Visa over stayers reach new low in New Zealand

by Ray Clancy on May 10, 2016

The number of people who are overstaying their visa arrangements in New Zealand has reduced considerably and is now at its lowest since 2000.

Latest estimates puts the number of over stayers at 10,848, a considerable decrease of more than 1,300 on the previous estimate of 12,162 in October 2014. The estimated rate of overstaying, the number of over stayers compared with the number of temporary arrivals, is very small by international standards at around 3.5 in 10,000 or 0.035%.

“The latest figures show the Government’s focus on improved security at the border and decisive action to deal with over stayers continues to pay dividends,” said Immigration Minister Michael Woodhouse.

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He pointed out that the current estimate is 45% lower than the over stayer estimate a decade ago of more than 20,000. At the same time, removal and deportation costs have more than halved from $3 million in 2005/06 to $1.3 million in 2014/2015.

“Better risk profiling during the visa application process, combined with an increased focus on encouraging over stayers to settle their affairs, pay their own costs for departure and leave New Zealand voluntarily has also contributed to the significant decrease in numbers,” Wood explained.

The latest figures from Statistics New Zealand show that visitor arrivals numbered 344,400 in March 2016, with an earlier Easter break helping to produce a new March record. Visitor arrivals were up 52,600 or 18% from March 2015, with holidaymakers driving the increase.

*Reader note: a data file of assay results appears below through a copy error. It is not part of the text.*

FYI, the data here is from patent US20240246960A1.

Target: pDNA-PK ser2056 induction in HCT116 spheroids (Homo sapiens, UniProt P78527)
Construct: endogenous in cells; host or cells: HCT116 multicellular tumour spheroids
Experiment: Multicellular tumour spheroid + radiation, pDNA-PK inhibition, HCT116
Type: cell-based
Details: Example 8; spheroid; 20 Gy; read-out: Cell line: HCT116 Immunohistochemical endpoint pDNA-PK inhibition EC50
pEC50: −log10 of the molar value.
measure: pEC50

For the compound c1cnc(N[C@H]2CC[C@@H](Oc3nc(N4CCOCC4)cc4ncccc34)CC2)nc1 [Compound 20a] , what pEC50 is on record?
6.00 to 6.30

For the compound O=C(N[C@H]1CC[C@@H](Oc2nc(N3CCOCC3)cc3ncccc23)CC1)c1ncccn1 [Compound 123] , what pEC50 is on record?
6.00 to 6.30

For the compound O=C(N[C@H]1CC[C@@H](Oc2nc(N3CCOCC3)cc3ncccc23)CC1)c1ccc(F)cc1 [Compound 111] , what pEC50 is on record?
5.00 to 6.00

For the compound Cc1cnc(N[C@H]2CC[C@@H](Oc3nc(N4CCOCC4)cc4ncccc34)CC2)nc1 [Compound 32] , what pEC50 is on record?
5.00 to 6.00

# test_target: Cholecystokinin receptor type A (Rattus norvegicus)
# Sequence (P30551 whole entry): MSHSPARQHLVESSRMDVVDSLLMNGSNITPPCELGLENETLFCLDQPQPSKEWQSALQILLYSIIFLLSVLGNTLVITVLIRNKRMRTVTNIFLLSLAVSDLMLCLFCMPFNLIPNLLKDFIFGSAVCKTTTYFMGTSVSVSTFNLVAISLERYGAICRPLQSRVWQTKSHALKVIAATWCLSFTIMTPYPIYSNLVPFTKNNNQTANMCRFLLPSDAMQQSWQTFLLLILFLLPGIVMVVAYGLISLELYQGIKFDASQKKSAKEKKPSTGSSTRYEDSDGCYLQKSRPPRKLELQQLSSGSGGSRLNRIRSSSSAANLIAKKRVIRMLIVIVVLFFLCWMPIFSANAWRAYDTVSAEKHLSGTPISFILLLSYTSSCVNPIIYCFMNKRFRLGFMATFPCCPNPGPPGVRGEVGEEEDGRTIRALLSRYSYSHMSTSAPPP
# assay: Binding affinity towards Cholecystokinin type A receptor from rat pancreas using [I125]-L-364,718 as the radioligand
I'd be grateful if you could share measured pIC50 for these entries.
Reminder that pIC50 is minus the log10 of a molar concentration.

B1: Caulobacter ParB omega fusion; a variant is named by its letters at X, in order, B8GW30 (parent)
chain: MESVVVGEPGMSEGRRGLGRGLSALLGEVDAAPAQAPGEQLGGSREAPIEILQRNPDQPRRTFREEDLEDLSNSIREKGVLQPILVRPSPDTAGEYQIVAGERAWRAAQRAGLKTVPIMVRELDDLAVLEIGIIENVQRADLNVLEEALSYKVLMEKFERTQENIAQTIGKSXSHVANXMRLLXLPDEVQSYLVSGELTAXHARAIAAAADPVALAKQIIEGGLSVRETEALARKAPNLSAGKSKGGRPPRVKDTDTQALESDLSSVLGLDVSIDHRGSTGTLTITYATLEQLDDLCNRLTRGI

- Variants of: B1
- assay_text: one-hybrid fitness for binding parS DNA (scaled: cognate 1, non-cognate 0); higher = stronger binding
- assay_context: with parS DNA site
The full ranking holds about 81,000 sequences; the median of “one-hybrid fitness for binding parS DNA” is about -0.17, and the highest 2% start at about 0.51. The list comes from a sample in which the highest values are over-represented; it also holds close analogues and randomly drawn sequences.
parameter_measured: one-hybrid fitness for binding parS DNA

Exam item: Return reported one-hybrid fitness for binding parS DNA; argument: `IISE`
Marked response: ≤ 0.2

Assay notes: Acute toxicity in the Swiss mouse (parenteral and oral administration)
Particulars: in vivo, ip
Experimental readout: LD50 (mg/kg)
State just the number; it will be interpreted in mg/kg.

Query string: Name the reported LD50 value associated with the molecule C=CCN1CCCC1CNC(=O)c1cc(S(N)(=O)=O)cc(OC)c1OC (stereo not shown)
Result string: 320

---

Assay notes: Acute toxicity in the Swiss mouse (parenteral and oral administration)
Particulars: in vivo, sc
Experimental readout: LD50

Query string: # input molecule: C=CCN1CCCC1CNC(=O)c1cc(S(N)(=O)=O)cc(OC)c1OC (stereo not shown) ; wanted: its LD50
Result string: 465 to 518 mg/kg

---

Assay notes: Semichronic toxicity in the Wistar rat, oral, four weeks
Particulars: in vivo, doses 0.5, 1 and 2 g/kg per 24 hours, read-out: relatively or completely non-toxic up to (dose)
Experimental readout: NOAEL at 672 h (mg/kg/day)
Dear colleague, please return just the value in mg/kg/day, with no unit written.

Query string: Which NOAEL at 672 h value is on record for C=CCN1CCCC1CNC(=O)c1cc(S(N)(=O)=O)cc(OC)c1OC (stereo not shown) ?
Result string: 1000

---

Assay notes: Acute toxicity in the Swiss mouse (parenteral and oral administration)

“More visitors arriving from Australia, China, and the US helped create a new March record. The Queensland and Victoria school holidays coinciding with an early Easter break saw more visitors from these Australian states in particular,” said population statistics manager Jo-Anne Skinner .

In the March 2016 year, visitor arrivals hit a record 3.26 million, up 10 percent from the March 2015 year. Annual visitor arrivals broke the three million mark in the year ended July 2015, and have been rising steadily since.

The data also shows that the annual net gain in migrants is a new record for the 20th month in a row. Seasonally adjusted figures showed a net gain of more arrivals than departures of 5,300 migrants in March 2016. The net gain in migrants was down from 6,000 in February 2016.

New Zealand’s annual net gain of migrants has reached a new high for the 20th month in a row, with an unadjusted figure of 67,600 in the March 2016 year. Migrant arrivals drove the new high, with 124,100 migrants arriving in the March 2016 year. A quarter of these were New Zealand citizens returning.

Meanwhile, Transport Minister Simon Bridges has pointed out that in the last year alone some 18 new air routes have been announced, making it easier for New Zealanders to travel and trade internationally. These includes new services to India and New Caledonia. New Zealand airlines now have the opportunity to code-share to Bangalore, Chennai, Hyderabad, Kochi, Kolkata, Mumbai and New Delhi.

Bridges explained that the Government’s liberal International Air Transport Policy is bringing many benefits to New Zealand. “Since the policy was implemented in 2012 more than 50 new or amended air agreements have been negotiated, bringing the total to 78. Most of the major airlines in the world are now able to operate services to New Zealand without restriction, with 18 new air routes announced in the past year alone,” he said.

“Our success in negotiating Air Services Agreements is providing New Zealand access to a large wealth of benefits including tourism and trade. We’ll continue our efforts to grow and enhance these connections, making it easier for New Zealanders to travel and trade internationally,” he added.


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